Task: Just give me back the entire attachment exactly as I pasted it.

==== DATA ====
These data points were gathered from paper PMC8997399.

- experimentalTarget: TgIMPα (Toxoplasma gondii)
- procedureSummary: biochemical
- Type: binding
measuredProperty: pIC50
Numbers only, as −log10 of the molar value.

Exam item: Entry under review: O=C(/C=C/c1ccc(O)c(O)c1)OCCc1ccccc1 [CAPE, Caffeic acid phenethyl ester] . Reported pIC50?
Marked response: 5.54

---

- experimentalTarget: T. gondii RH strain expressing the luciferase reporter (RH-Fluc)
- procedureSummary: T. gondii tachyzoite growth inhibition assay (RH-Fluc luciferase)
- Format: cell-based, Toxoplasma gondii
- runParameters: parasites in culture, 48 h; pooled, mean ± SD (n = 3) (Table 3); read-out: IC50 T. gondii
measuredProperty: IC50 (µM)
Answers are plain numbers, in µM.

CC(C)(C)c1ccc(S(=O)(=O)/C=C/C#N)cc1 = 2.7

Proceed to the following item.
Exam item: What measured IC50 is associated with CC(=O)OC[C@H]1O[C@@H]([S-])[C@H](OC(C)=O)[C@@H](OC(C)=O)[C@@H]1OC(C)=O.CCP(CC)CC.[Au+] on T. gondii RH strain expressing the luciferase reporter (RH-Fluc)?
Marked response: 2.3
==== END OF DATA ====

These data points were gathered from paper PMC8997399.

- experimentalTarget: TgIMPα (Toxoplasma gondii)
- procedureSummary: biochemical
- Type: binding
measuredProperty: pIC50
Numbers only, as −log10 of the molar value.

Exam item: Entry under review: O=C(/C=C/c1ccc(O)c(O)c1)OCCc1ccccc1 [CAPE, Caffeic acid phenethyl ester] . Reported pIC50?
Marked response: 5.54

---

- experimentalTarget: T. gondii RH strain expressing the luciferase reporter (RH-Fluc)
- procedureSummary: T. gondii tachyzoite growth inhibition assay (RH-Fluc luciferase)
- Format: cell-based, Toxoplasma gondii
- runParameters: parasites in culture, 48 h; pooled, mean ± SD (n = 3) (Table 3); read-out: IC50 T. gondii
measuredProperty: IC50 (µM)
Answers are plain numbers, in µM.

CC(C)(C)c1ccc(S(=O)(=O)/C=C/C#N)cc1 = 2.7

Proceed to the following item.
Exam item: What measured IC50 is associated with CC(=O)OC[C@H]1O[C@@H]([S-])[C@H](OC(C)=O)[C@@H](OC(C)=O)[C@@H]1OC(C)=O.CCP(CC)CC.[Au+] on T. gondii RH strain expressing the luciferase reporter (RH-Fluc)?
Marked response: 2.3